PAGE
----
A: Yes. Appropriate proof of age is required for all applicants according
to the Home Exemption Claim Form. The proof allows the system to
automatically increase your exemption amount based on your age.
Property owners with an existing home exemption, with their date of
birth on file, do not need to re-apply for the higher exemption amounts.
The exemption amounts will automatically increase depending on the
age of the homeowner.
Q: I already submitted an approved claim for the home exemption
last year. Do I reapply every year?
A: No. The City Claim for Home Exemption Form states that “once
[your] exemption claim is accepted and approved for applied principal
home, no additional home exemption filing is necessary.”
Q: I received an assessment notice and see that I don’t have a
home exemption which I have had in the previous years and I still
live at the address. What do I do?
A: Send copies of your income tax returns (to verify your legal
residence) and utility bills for the time that the exemption was removed
as verification that you were occupying the property. Indicate the
Parcel ID and the reason you are sending in the information, and
provide a contact number to reach you for questions. Please see
www.realpropertyhonolulu.com for more information.
Q: I am turning 65 years old on June 14, 2020. I currently have an
$80,000 home exemption. Will I be eligible for the $120,000 home
exemption for the upcoming tax year beginning on July 1, 2020?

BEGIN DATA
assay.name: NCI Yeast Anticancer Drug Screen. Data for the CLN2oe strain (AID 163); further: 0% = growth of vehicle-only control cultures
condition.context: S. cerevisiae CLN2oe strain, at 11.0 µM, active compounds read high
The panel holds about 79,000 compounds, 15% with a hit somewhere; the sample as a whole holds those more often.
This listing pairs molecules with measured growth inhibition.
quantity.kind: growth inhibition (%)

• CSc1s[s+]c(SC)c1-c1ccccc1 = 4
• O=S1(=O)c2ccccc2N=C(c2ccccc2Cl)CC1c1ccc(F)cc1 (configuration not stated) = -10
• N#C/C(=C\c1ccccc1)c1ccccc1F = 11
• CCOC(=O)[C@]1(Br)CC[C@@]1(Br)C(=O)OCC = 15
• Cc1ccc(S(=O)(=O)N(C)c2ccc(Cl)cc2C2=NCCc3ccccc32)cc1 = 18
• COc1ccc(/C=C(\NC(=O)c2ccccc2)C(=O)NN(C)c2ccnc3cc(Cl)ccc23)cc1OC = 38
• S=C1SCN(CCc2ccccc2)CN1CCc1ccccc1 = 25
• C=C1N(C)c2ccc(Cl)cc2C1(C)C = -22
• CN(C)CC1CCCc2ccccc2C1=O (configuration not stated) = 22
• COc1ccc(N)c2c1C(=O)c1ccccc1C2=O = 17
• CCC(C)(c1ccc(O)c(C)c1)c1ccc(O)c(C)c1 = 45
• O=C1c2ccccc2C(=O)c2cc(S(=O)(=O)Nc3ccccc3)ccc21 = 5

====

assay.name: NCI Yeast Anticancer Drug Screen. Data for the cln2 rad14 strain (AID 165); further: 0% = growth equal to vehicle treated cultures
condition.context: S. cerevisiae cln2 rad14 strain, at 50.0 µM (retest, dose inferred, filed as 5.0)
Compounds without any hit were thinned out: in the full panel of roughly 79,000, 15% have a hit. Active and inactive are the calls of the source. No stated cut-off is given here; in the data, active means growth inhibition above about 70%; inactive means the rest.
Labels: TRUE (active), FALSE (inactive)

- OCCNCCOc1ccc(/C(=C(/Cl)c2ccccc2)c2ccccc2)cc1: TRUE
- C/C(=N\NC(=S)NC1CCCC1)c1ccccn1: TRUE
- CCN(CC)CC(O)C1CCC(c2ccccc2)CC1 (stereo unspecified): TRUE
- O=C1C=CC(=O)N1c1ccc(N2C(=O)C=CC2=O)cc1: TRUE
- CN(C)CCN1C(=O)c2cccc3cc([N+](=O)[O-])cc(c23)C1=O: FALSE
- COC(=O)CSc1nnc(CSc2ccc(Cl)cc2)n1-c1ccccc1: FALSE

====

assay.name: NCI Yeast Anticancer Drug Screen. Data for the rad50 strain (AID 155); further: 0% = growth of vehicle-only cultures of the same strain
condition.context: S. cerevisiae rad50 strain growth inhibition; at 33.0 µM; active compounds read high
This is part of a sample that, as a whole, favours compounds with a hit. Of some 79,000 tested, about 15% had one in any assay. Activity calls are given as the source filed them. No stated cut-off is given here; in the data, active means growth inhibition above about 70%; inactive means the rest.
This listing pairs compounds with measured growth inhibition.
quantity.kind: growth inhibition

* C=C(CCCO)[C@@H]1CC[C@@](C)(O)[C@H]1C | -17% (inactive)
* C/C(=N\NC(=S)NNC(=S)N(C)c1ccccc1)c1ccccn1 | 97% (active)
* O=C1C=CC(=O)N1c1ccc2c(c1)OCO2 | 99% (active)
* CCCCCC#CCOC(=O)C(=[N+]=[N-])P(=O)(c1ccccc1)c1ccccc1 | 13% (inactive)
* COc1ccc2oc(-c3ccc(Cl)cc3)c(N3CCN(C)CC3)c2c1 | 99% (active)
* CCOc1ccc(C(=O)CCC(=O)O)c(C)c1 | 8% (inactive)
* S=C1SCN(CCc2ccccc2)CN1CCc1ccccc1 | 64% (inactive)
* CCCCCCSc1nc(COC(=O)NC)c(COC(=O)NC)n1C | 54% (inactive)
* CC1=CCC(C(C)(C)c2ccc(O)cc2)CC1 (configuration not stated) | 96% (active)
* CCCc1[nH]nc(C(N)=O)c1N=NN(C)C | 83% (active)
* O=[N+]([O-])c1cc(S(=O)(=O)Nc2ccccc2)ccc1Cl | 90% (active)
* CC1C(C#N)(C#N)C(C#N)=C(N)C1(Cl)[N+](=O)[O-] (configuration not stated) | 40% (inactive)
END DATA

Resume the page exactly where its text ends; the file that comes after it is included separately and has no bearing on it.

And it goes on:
A: Yes. As long as you are 65 or older on or before June 30 preceding
the tax year for which the exemption is claimed, you should be eligible
for the $120,000 home exemption.
Q: My wife and I own two dwellings on Oahu. Can we each file
separately to get a home exemption for both properties?
A: No. The law allows just one (1) home exemption per married couple.
If you live apart and own separate homes, then each of you are entitled
to one-half (˝) the exemption.
Q: I have been living at my residence for years, but I haven’t had a
home exemption throughout those years. Can I get a refund from
A: No. You should file a home exemption claim as soon as it is
discovered that there is none already in place. The Revised Ordinances
of Honolulu (ROH) do not provide for tax returns for home exemptions
that are not filed.
Q: I’m changing the ownership of my property to my trust. Do I
need to reapply a claim for the home exemption?
A: Yes. For changes in ownership or use of the property, the City
requires that you re-file your exemption. Depending on how your
trust is named, there may be questions as to your qualification for the
exemption. To minimize questions, the City suggests that you send in a
copy of your trust when filing the claim for exemption
Q: My elderly client owns and resides in an apartment within a